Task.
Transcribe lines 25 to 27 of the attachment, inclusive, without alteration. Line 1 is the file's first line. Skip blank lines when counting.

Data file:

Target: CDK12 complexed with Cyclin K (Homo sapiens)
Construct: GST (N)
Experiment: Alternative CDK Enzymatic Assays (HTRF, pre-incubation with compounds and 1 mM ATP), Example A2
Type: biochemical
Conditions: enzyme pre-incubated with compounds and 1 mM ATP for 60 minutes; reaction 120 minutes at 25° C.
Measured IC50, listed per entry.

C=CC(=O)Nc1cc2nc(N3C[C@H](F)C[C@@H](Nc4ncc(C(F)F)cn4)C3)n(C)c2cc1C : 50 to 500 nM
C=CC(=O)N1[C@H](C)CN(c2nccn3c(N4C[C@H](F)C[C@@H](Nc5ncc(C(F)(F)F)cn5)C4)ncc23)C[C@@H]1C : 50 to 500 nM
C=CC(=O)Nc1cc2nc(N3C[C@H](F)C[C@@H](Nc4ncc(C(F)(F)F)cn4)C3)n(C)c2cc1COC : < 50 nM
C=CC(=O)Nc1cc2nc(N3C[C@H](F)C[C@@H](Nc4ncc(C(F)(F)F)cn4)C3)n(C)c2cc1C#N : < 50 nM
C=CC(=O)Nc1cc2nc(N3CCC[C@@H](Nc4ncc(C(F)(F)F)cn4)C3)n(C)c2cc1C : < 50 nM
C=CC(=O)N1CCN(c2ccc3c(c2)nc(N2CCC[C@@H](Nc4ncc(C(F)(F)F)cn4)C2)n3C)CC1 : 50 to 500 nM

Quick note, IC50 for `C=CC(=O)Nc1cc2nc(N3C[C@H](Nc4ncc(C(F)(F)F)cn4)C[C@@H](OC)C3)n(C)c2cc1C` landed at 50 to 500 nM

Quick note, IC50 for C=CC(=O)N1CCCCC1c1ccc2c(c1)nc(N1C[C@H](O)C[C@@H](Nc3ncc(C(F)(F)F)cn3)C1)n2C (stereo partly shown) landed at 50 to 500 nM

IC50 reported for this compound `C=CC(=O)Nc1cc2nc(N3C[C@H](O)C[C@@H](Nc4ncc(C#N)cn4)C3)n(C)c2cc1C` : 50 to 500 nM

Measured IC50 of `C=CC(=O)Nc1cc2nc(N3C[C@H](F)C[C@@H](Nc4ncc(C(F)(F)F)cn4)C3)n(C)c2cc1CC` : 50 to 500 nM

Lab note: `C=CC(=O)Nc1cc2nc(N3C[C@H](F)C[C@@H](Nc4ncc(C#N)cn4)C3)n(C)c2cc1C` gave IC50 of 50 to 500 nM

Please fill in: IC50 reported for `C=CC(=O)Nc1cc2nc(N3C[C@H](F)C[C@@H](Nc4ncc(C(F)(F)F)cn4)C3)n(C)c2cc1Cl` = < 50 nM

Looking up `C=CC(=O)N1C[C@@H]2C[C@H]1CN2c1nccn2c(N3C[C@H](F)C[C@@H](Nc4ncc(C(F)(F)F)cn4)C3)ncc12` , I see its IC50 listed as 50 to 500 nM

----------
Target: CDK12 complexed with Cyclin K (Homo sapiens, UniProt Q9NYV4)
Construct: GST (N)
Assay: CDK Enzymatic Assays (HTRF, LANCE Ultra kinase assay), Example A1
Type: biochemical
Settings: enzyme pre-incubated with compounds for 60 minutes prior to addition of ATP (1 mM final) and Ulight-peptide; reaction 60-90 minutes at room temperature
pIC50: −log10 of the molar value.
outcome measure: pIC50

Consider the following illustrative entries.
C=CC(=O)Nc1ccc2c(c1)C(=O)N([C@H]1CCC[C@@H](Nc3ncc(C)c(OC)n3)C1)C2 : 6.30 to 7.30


Settings: enzyme pre-incubated with compounds for 60 minutes prior to addition of ATP (1 mM final) and Ulight-peptide; reaction 60-90 minutes at room temperature
pIC50: −log10 of the molar value.
outcome measure: pIC50